UEFA explained that previous data in this area, looking at the prospect for future growth, meant there was an "inconsistent and incomplete" picture of what the years to come might hold. It said its research and data investigations this time were "unprecedented" in their scale.

Former Germany striker Nadine Kessler, who is now UEFA's chief of women's football, hailed the game as being "on an incredibly exciting trajectory".

Kessler added: "The potential of the women's game is limitless and we believe we are on course to take women's football to heights that were unimaginable just a few years ago.

"As this report shows, now is the time to capitalise on the momentum we have created together, now is the time to get involved, now is the time to invest."

The research showed that a current fan base of 144million could reach 328million in 10 years' time. Followers were described as being broadly "diverse, progressive and young", with close to one in three fans of the women's game found to be new to football.

Lyon president Jean-Michel Aulas pointed to the prospect of short-term losses for long-term gains.

Aulas, an early advocate of the women's game, said: "In the early years, there will be losses to reach a certain level and become successful. Over time, the investment will create excellent value for the club through new partners and a differentiated fan base."

That was reflected in the report stating the "majority" of leagues and teams are making a loss, relying on support from club owners or men's team budgets to remain sustainable.

Some 87 per cent of integrated clubs said involvement with women's clubs had brought about a reputational boost.

UEFA said its research showed 70 per cent of women's clubs and 50 per cent of leagues are aiming to be self-sustainable within the next decade.

England's triumph at Euro 2022 was "inspirational" and the tournament showcased the significant improvement of women's football, according to Finland great Laura Kalmari.

Sarina Wiegman's Lionesses ended 56 years of major tournament hurt for England with a 2-1 victory over Germany last month, with Chloe Kelly's close-range finish in extra time proving decisive in front of 87,192 people at Wembley Stadium, setting a new attendance record for any European Championship match (men or women).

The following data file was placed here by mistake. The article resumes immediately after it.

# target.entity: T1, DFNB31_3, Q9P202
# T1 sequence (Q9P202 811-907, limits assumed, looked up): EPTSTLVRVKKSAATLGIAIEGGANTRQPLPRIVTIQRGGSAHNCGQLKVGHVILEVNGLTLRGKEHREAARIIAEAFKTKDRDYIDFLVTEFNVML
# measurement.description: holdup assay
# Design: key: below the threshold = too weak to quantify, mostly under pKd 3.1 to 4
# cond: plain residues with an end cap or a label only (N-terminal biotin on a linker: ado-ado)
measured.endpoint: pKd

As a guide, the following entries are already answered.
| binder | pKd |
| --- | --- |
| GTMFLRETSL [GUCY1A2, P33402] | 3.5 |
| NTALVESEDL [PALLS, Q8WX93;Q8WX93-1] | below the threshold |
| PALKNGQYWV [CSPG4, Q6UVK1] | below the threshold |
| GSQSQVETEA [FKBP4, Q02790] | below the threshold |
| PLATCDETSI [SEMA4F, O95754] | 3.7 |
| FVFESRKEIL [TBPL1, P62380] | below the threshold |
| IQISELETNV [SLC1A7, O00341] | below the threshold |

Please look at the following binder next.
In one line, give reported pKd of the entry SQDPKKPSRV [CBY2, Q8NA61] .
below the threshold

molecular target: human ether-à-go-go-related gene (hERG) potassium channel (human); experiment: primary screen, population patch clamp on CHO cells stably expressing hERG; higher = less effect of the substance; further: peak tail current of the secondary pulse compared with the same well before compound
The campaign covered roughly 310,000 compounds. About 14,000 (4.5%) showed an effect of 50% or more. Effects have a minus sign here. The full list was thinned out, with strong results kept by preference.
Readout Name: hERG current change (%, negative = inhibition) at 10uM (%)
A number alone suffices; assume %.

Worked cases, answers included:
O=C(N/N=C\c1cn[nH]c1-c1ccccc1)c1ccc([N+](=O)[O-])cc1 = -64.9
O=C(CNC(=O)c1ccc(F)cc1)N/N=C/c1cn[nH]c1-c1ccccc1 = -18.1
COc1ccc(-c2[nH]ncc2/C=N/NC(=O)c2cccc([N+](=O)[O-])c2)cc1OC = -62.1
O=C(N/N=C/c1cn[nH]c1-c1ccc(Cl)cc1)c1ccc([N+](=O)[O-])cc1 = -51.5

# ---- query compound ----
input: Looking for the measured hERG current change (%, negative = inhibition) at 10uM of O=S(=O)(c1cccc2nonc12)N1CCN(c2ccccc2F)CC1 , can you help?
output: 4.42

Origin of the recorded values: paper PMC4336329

England scored 22 goals throughout the tournament – also a record for a men's or women's European Championship – as they sparkled on home soil, while Wiegman became the first coach to lift the trophy with two different sides after triumphing with the Netherlands in 2017.  

Speaking exclusively to Stats Perform ahead of Wednesday's Super Cup between Real Madrid and Eintracht Frankfurt in Helsinki, Kalmari lauded England's achievements. 

"It was a very big tournament, and it has been amazing. England did very well, they had the crown. Very inspirational to the young boys and women," Kalmari said.

"England were very good, and you can see the results they have done in the country. Many club teams are working for the players and that is the result, that you become a top country."

UEFA revealed after the final that a total of 574,875 fans attended matches throughout the tournament, smashing the previous record of 240,055 set at the 2017 finals.

The tournament has been praised as a potential landmark moment for the women's game, an assessment with which Kalmari agrees.

"It was just an amazing tournament," she added. "The level of the games has developed very much. You see all the countries getting better all the time.  

"We need to show it to more people and keep going with our hard work.

"Equal game means that everybody has the same opportunity, that we don't think it is a boys' or girls' game. Everyone has to have the same opportunity to be what they want to be."

Having made 130 appearances for Finland between 1996 and 2011, scoring 41 times, Kalmari is among the most decorated players in her country's history, but insists she is not envious of the those playing at a time of increased recognition for the women's game.

"[I'm] not jealous, I am so happy that it is going further. It takes time, but I know that it is very important to win a strong battle and now we are starting to see the results in so many countries," she added. 

"So many countries are working so hard for women's football and so many clubs, and you can see the results are there."